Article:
Subscriber login Close [x]
remember me
You are not logged in.

Goblets of Fire

Published:  23 July, 2008

With the Seagram buy-out finally concluded, the malt whisky industry is eyeing the future with some optimism. As David Williams reports, however, there are still several problems to be addressed

Around the turn of the year, two events at opposite ends of malt whisky's financial spectrum gave a great deal of pleasure to those in the malt whisky industry who like to back the underdog. The more publicised of the two events culminated in January. After months of speculation, Pernod Ricard beat off its much bigger rivals, Diageo and Allied, to walk off with Seagram's whisky portfolio. The addition of Seagram brands, such as Chivas Regal, Glen Grant and The Glenlivet, to existing Pernod Ricard brands such as Aberlour and the Irish whiskey brands will transform the company once the deal is passed by the regulator in April. It will become a major player in whisky in general (almost a third of the company's repertoire will be whisky), and in malts in particular. As Tom Bruce-Gardyne pointed out in a recent column for Harpers (print edition, 23 February) the development was privately welcomed by most of the industry, which saw Pernod Ricard as the "least bad" (not to mention the smallest) of the contenders, with the most interest in sustaining the operations up for grabs. In the words of one member of the industry: "It should mean a stay of execution from rationalisation. Quite simply, Pernod Ricard has more need to keep the distilleries it has acquired alive than either Diageo or Allied." The other event to bring good news for the supporter of the (relatively) small player happened in December, before the Seagram bunfight had been resolved. After years of inactivity under the ownership of Jim Beam Brands, the Bruichladdich distillery in Islay was acquired by the malt-bottler Murray McDavid for 6.5 million. The majority of the cash for the deal came from a group of independent, mainly Scottish investors, and a third of it from Illeachs (Islay residents), making for "a project that is Islay-based and featuring the only independent distillery on the island", according to Murray McDavid's Simon Coughlin. Having snapped up IWSC distiller of the year, Jim McEwan, (an Illeach with shares in the project, who had previously been at Bowmore for 38 years) as production manager, Murray McDavid will start releasing some of the 1.5 million litres of stocks acquired with the Bruichladdich distillery at the beginning of May, with distilling due to start shortly beforehand. "The emphasis will be on quality", said Coughlin. "We're not aiming to sell 100,000 cases."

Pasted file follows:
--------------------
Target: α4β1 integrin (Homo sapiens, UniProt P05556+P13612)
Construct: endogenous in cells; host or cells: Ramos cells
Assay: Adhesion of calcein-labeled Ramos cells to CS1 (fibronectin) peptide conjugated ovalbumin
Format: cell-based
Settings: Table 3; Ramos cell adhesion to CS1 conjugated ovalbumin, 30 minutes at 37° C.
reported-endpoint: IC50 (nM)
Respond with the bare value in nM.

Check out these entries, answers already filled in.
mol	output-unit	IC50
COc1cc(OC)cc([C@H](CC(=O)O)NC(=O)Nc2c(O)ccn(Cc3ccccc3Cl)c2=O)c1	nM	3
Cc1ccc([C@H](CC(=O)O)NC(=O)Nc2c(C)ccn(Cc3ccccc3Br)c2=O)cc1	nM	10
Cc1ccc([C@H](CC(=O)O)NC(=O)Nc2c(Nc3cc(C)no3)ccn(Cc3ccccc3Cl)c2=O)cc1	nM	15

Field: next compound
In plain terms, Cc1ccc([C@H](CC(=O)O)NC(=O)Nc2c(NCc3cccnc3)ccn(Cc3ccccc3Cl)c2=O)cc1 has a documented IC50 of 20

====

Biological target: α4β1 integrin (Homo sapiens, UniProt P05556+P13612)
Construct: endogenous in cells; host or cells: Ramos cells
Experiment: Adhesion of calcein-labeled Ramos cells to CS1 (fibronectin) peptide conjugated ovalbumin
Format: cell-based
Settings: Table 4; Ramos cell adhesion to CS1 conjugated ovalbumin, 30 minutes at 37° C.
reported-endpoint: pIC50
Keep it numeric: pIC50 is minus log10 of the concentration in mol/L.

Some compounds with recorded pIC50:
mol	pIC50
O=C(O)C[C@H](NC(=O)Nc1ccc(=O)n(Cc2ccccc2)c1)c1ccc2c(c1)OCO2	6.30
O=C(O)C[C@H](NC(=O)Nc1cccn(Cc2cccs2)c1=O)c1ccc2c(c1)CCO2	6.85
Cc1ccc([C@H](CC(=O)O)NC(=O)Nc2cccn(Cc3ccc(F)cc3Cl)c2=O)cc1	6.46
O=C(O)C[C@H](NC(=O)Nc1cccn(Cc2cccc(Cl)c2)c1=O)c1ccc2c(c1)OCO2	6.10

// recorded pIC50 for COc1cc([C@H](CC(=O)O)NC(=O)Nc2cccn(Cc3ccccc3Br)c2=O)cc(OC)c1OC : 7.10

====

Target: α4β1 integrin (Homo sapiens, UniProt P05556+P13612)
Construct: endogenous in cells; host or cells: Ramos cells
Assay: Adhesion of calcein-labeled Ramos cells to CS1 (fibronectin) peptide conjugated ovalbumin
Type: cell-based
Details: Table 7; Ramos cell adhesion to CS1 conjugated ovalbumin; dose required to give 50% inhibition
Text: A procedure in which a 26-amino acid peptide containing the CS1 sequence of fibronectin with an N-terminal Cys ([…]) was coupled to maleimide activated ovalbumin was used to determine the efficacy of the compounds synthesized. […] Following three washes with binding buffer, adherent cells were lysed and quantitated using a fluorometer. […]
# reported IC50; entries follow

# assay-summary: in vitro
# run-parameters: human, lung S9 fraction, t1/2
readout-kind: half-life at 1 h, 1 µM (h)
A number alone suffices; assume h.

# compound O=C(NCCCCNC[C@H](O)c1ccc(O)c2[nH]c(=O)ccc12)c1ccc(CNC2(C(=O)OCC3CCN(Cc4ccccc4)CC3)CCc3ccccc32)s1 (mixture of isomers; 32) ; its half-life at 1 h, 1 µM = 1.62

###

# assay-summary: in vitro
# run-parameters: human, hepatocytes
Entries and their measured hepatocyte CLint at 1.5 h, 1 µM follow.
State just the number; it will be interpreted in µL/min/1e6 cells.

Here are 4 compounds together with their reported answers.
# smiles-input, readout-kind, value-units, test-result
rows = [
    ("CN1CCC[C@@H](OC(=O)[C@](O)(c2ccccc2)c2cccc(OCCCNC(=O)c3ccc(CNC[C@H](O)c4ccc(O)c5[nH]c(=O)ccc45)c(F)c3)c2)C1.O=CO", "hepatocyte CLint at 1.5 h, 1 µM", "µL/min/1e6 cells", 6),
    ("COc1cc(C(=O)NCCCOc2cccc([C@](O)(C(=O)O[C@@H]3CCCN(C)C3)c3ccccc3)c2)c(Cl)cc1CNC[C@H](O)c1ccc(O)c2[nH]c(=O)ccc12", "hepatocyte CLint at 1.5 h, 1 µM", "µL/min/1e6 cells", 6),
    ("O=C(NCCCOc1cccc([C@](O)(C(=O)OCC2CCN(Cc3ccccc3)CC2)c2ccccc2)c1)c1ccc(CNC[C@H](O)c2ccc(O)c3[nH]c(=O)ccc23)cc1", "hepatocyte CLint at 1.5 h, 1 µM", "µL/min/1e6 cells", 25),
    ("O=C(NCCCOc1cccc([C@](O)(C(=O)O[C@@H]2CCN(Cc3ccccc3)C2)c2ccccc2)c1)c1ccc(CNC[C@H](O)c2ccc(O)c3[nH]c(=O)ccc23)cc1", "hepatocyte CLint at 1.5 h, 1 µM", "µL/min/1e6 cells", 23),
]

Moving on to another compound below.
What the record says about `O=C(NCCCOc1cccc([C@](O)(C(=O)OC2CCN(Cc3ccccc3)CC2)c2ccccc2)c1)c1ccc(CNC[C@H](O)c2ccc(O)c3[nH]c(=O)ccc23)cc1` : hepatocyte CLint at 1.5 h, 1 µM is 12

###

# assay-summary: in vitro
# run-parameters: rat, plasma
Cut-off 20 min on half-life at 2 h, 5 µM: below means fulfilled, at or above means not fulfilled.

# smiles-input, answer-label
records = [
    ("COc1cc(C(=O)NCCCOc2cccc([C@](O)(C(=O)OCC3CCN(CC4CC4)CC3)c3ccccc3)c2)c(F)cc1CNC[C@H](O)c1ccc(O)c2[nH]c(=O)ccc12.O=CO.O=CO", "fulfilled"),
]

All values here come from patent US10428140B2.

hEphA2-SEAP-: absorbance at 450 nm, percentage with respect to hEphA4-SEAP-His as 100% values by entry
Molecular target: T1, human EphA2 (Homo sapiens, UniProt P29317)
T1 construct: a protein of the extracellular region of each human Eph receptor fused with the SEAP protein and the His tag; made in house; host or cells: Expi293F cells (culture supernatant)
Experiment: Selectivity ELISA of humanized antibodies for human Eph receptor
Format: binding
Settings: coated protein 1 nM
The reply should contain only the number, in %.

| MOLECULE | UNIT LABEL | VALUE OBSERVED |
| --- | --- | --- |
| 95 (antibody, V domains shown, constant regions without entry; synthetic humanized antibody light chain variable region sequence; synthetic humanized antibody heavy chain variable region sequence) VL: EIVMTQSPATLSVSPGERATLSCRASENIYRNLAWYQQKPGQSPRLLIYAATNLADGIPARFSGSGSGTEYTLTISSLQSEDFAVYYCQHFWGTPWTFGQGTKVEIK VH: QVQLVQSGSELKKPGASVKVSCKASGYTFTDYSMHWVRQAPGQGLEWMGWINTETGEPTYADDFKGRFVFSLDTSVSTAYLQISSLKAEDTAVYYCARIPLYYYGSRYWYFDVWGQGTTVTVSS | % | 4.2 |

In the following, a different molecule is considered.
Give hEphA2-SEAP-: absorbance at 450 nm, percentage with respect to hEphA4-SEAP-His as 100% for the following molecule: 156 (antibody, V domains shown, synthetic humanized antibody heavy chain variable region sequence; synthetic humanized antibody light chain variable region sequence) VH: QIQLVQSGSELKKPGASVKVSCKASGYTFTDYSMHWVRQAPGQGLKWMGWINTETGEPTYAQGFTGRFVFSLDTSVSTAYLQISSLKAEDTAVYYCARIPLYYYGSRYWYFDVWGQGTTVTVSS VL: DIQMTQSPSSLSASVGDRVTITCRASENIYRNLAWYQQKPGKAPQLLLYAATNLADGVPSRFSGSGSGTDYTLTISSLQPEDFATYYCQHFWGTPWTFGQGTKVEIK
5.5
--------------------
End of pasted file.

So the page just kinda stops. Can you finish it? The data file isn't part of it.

Cautious optimism